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If Hydrogen and helium are being used as reaction mass, they will be molecular, not atomic, at non-ionizing exhaust temperatures. The atomic mass of hydrogen is 1 but the molecular mass of H2 is 2. The atomic and molecular mass of He are both the same =4. At the same temperature, the H2 will have 1.4 times the velocity of the He. ISP will be 40% higher for ...


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Checking Google scholar for Jonathan Lun at Hypernova I found the title Development of a vacuum arc thruster for nanosatellite propulsion and then I found Lun's thesis Development of a vacuum arc thruster for nanosatellite propulsion I'm not going to read the whole thing, I think another answer author can do that. Instead, here I'll address materials issues ...


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SpaceX has already developed a CH4/O2 ICE: the Raptor. It was a very difficult job since stoichiometricaly efficient CH4/O2 combustion produces temperatures above the melting point of available materials. The solution was a very complex staged combustion design where mixture was initially very rich (or very lean) to keep combustion temperatures down. The ...


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For an intuitive understanding of the answer, it helps to keep a few points in mind: Momentum is not kinetic energy. Momentum is conserved, while kinetic energy is not (it converts to other forms of energy). Two colliding lumps of clay will conserve momentum, but not kinetic energy. Momentum is proportional to velocity; kinetic energy is proportional to the ...


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Mere Speculation: The kinetics of that fuel's combustion may be too slow for a rocket motor. Halogens are known for their use as flame retardants.


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"Why do we use ______ rocket fuel?" is complicated. I recently read John Clark's Ignition!: An informal history of liquid rocket propellants, which I highly recommend. It's exactly what the title implies, and covers the history of fuel development, touching lightly on the pre-WW2 era, then hitting every major development through the sixties (i.e. ...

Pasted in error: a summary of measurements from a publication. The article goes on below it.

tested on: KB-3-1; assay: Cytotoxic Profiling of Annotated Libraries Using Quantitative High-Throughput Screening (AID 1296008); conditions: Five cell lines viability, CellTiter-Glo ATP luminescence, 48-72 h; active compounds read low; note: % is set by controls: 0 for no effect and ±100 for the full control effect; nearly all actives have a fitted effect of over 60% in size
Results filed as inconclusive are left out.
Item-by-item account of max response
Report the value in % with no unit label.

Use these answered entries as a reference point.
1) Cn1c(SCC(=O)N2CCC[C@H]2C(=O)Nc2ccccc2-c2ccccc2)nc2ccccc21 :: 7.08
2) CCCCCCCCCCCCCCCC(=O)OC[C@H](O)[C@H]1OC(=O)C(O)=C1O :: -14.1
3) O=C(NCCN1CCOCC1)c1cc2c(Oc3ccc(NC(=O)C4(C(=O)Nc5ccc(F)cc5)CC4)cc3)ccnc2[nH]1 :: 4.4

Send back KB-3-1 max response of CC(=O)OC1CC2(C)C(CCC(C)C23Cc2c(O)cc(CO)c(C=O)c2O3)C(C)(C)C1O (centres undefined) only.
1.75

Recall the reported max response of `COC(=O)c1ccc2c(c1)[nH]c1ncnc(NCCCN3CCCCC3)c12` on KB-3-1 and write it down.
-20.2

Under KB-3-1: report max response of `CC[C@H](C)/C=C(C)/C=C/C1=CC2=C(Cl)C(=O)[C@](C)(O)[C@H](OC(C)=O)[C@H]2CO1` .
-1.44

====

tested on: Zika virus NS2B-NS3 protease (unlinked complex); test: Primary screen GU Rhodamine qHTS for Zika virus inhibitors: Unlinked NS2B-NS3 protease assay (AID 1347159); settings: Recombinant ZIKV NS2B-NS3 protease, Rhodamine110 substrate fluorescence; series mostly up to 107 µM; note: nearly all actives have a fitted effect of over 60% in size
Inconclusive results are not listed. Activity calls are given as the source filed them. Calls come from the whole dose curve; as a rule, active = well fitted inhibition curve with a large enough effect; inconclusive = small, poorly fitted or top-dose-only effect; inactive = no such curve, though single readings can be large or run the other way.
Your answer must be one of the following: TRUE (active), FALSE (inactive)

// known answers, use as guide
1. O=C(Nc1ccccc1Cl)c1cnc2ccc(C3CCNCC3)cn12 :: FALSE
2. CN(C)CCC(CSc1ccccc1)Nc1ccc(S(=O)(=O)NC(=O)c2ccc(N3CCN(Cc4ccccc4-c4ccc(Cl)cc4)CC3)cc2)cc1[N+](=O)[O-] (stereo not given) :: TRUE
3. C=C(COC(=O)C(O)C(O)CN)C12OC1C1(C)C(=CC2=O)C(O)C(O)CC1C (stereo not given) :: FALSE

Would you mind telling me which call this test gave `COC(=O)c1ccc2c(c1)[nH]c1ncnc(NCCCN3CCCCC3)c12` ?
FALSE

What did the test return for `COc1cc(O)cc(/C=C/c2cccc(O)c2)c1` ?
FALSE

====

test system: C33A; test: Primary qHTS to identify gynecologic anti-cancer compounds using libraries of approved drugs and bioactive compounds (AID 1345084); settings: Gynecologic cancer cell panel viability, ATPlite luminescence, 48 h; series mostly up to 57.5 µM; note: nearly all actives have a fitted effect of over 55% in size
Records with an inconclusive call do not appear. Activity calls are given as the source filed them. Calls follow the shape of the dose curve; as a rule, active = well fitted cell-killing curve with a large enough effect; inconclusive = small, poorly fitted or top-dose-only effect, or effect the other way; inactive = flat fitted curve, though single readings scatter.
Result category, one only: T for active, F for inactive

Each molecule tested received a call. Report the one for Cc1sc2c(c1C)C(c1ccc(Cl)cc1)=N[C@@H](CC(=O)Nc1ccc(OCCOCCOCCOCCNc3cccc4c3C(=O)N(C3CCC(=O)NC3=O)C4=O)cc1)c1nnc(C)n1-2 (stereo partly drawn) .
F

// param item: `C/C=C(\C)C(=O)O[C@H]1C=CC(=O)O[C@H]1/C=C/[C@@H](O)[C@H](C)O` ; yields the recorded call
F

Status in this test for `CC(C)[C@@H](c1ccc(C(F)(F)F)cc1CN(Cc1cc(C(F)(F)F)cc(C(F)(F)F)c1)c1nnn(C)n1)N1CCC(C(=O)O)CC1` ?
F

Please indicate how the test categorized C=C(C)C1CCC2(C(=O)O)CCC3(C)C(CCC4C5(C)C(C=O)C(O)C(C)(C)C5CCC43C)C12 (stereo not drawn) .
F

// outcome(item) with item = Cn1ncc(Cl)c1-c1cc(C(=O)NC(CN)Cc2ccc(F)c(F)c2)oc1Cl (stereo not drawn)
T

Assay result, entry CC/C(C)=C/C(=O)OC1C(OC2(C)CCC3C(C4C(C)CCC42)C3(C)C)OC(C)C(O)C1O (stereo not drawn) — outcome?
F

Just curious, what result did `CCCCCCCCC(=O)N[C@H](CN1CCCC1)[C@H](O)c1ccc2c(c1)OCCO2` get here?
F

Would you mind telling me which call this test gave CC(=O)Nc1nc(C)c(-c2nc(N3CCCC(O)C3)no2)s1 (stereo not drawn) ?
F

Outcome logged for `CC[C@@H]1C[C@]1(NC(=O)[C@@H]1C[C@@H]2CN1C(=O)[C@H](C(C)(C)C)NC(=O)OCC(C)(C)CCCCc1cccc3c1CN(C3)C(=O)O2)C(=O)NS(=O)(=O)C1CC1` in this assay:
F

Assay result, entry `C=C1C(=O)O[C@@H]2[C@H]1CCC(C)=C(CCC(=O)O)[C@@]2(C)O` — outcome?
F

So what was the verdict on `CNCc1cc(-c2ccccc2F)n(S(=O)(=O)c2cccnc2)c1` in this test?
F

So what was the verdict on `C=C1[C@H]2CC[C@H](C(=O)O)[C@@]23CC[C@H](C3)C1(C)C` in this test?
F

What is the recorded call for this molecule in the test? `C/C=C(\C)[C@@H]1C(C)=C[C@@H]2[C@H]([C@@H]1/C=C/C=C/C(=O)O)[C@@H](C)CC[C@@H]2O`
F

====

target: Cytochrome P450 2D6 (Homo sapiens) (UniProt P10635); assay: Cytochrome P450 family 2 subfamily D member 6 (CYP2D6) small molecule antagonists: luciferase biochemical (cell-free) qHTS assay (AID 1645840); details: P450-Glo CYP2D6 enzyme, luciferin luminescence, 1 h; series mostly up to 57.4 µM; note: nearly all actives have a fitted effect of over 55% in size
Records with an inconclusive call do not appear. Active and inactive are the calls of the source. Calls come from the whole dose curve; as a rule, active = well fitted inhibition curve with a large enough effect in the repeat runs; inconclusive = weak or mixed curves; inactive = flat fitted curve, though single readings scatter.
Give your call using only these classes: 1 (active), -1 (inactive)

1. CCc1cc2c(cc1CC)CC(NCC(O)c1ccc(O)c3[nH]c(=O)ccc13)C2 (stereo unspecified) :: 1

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Adding to above answers, the escape velocity from the surface of Mars is less than half that from Earth, 5.0 instead of 11.2 km/s. So the high ISP of LH2/LOX is not as hardly needed. Or to put it the other way around, the low ISP of CH4 is less a waste of PV energy than it would be on Earth.


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They chose $\rm CH_4 + O_2$ because that is a much, much better fuel. $\rm CH_3Cl$ does burn with $\rm O_2$, producing: $$\rm 2CH_3Cl + 3O_2 \to 2CO_2 + 2H_2O + 2HCl + {\sim}1528\text{ kJ/mol energy}$$ This from a total atomic mass of $2(50.5) + 3(32) = 197\text{ g/mol}$. Your fuel, combusted with oxygen, thus delivers some $7.8\text{ kJ/g}$. However, this ...


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For some background see this answer to Could JWST stay at L2 "forever"? this answer to What happens to JWST after it runs out of propellant?. From the 2nd linked answer (slightly edited): According to... James Webb Space Telescope Initial Mid-Course Correction Monte Carlo Implementation using Task Parallelism and Station Keeping Monte Carlo ...


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The telescope trajectory changes direction for halo orbit insertion. Image source: https://jwst-docs.stsci.edu/jwst-observatory-hardware/jwst-orbit Such a large change of direction would require a lot of delta-v. The budget is 150 m/s, 10 years of station-keeping would require 20 to 40 m/s, so 110 to 130 m/s would be available for orbit insertion. The paper ...


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What is the condition of the nozzle after burnout? is it asymmetrically eroded? That points to nozzle failure. If it is spitting chunky sparks, then your fuel grain is fracturing and you are operating not a rocket motor but a malfunctioning bomb. It is absolutely vital that your fuel grain remain mechanically intact and adhered to the sidewalls of the motor ...


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